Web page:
It was all Shakespeare’s fault.

I broke my right hip. In three places. I broke my right wrist. And I blame Shakespeare.

It was a lovely mid-October Monday afternoon six years ago. I had just finished the final draft of a paper I was to give at my Shakespeare Club meeting on Wednesday.

I had gone through a lot of research and several drafts on “The women in King John: ”Eleanor, Constance, Blanche and Lady Falconbridge.” With the final result of 4,313 words and timed at about 15 minutes, I thought it was pretty good and was pleased with it.

“I think I’ll go outside and water the flowers,” I said to myself, “before I do the final version.” I went out on the back patio and turned the water on. The guy who mows my lawn always rolls the hose up into a neat circle on the patio. It’s a little foggy now but I decided to stand on top of that coiled up hose so I could more easily reach four hanging pots just beyond the patio.

I vaguely remember thinking, “This is probably not such a good idea,” just before the hose slid apart and I crashed to the patio bricks on my right side. When I tried to get up I could not move at all. I was pretty sure, from past experience, something was broken.

At least I had the good sense to be wearing my Alert button and I desperately pressed it hard. I yelled, “Help” several times — discovering I could yell really loud — but my neighbors on either side were not at home. Behind my house is a pasture. I kept pressing the alert button. If it was being answered, of course I could not hear them when they asked, “Do you need help?”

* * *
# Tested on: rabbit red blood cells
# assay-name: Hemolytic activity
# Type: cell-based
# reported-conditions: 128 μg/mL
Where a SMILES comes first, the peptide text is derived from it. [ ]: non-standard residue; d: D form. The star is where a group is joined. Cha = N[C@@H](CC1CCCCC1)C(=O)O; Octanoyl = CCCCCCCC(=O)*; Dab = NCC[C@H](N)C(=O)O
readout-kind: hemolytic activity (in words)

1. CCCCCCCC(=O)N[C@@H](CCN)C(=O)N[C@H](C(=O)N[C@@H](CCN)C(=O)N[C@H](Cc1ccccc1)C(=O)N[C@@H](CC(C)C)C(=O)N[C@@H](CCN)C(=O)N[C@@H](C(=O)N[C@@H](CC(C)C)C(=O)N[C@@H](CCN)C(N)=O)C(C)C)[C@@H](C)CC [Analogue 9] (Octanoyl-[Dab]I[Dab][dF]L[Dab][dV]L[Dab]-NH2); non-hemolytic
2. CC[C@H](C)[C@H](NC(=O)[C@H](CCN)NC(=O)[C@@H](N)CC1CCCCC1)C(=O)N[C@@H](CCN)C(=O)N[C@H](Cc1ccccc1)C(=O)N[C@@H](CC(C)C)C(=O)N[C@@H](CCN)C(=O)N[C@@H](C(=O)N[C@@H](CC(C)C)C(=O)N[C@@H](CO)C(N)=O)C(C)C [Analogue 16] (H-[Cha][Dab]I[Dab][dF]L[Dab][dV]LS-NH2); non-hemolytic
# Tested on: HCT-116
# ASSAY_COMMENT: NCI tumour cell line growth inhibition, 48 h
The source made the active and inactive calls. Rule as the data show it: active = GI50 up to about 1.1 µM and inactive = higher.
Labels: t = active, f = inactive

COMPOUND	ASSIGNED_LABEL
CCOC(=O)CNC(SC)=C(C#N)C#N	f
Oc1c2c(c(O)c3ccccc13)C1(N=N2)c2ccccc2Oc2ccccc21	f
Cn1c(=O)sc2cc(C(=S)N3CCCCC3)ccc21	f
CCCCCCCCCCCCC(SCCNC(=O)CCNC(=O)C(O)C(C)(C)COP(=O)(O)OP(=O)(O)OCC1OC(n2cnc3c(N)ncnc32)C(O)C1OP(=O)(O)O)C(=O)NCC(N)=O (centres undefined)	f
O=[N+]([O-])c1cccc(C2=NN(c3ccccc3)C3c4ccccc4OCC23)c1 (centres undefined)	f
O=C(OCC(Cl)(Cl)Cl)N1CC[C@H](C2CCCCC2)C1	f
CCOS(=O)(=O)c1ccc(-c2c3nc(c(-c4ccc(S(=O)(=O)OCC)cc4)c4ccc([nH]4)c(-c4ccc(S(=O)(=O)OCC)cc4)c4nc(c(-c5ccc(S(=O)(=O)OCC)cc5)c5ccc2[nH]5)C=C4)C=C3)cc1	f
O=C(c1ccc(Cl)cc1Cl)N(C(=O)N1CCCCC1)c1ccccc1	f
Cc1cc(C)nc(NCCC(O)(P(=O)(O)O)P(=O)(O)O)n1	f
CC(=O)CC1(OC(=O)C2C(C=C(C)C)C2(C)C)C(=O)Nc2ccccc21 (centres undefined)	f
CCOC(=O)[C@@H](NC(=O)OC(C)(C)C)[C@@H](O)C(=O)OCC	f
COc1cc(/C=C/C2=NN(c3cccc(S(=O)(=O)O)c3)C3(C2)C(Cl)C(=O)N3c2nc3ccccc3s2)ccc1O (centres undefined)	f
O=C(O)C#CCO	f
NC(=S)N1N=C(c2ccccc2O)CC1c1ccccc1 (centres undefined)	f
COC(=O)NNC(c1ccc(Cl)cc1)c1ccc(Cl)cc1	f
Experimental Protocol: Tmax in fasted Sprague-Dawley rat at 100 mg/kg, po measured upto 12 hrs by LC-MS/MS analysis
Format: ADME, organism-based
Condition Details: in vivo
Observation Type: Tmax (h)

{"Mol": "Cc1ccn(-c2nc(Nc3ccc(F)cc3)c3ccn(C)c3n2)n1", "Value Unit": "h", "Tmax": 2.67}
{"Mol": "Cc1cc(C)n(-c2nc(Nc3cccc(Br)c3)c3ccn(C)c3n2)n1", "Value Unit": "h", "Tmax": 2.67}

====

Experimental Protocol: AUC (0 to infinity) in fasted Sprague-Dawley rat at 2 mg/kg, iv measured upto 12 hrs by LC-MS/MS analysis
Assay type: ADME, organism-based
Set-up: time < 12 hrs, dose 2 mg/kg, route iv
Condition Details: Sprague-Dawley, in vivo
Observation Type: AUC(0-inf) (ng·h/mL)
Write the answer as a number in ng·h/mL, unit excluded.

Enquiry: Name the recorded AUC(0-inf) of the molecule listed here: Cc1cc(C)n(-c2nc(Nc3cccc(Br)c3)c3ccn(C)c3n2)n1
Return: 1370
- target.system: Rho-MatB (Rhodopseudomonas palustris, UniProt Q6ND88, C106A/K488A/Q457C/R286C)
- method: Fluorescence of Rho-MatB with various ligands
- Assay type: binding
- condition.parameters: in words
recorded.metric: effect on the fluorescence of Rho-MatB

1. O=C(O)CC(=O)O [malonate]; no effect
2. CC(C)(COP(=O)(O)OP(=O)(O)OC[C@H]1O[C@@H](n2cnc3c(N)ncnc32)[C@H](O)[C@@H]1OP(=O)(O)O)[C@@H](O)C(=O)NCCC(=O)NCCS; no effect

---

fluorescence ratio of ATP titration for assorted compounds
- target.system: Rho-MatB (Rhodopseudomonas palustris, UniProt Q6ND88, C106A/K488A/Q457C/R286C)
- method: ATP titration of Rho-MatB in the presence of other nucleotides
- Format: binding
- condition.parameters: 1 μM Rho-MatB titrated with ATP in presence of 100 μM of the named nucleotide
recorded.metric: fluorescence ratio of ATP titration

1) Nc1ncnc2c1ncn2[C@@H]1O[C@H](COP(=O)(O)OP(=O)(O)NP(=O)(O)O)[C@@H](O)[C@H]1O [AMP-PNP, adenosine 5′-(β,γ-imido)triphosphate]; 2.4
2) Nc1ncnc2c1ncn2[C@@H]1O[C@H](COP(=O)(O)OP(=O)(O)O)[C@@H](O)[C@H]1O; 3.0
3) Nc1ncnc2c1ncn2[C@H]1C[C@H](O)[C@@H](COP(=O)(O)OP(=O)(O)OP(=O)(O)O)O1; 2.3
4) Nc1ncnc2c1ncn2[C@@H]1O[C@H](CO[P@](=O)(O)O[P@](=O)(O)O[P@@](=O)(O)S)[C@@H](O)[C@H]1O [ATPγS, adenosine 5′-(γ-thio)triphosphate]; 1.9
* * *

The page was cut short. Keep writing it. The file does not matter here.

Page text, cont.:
It seemed like a long time went by. I started to seriously worry that maybe since I was outside they were not even getting the signal.

My first responder is my next door neighbor. Obviously she wasn’t home. The second and third are my son and daughter-in-law. They were vacationing in Utah. I visualized lying on the bricks for days until someone found me. Finally I heard sirens but they weren’t close. Then they were and, to my great relief, I heard voices yelling. And then the welcome sight of the boots of the firemen and then the EMTs with a stretcher.

It took them longer, they explained, because they had to figure out where my signal was coming from.

Surgery the next day; 10 days in rehab, transferred to another rehab facility and, finally the day before Thanksgiving, home, followed by weeks of more physical therapy from Home Health Care.

“What happened?” family and friends asked, deeply sympathetic. But when I explained, they were aghast. “Why did you do such a stupid thing?” they asked accusingly.

And because I know it was a stupid thing to do — and I have no idea to this day why I did such a stupid thing, all I could mumble was, “Well, it was Shakespeare’s fault.”

Last year, I fell again on the same patio, breaking an arm. But this time I couldn’t even blame Shakespeare. So whose fault was it? I’ll think of somebody. Eventually.

Mary McClure lives in Lawton.

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